NYFA’s June Bog Trip

Members of the NY Flora Association helped inventory a couple of beautiful bogs in Delaware County this spring.  It was a rainy day but we saw some great plants and scenery. A fun time was had by all and we hope our efforts will add to the knowledge of the flora of Delaware County and provide information to the owners who are concerned about the effects of a new gas pipeline that might be built in the area. Here is a sample of what we saw. Photos by Steve Young.

The first wetland we visited may be only the second dwarf shrub bog documented for Delaware County. It is dominated by low shrubs of Leatherleaf, Chamaedaphne calyculata.

Pitcher plants were fairly common and in flower.

Here is the nodding flower of one of the pitcher plants shining in the rain.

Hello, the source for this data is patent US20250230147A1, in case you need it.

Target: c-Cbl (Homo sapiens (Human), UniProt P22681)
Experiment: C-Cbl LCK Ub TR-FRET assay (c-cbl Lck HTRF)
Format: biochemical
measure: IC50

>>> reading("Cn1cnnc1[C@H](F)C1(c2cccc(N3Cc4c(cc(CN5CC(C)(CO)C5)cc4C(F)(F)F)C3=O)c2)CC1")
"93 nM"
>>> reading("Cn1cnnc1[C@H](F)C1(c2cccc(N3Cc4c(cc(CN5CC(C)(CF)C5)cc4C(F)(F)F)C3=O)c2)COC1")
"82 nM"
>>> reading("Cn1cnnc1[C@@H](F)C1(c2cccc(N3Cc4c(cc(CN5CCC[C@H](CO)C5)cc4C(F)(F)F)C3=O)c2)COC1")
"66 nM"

The blue-green color of a small black spruce stands out in contrast to the surrounding shrubs.

Spatterdock was common in the bog lake.

White water lily was there too (darker red leaves) as well as water shield (Brasenia schreberi) that beads up rain water into perfect circles.

An old boardwalk affords access to the lake across the bog and here we saw a variety of wetland wildflowers, shrubs and ferns.

On the way to the other bog we walked through an eerie forest where flooding rains had washed the soil from around the roots of the trees.

Another beautiful sight awaited us as we broke through the surrounding shrubs into the open wetland.

We saw lots of wild calla, Calla palustris, in fruit here.

Some very tall specimens of sheep laurel, Kalmia angustifolia, grew on the edge of the bog.

After a day of slogging through bogs, Alex Young and Laura Lehtonen finally found a nice log where they could rest and take in the scenery. It was a great day despite the rain.

 

 

 

 

 

 

 

 

 

 

 

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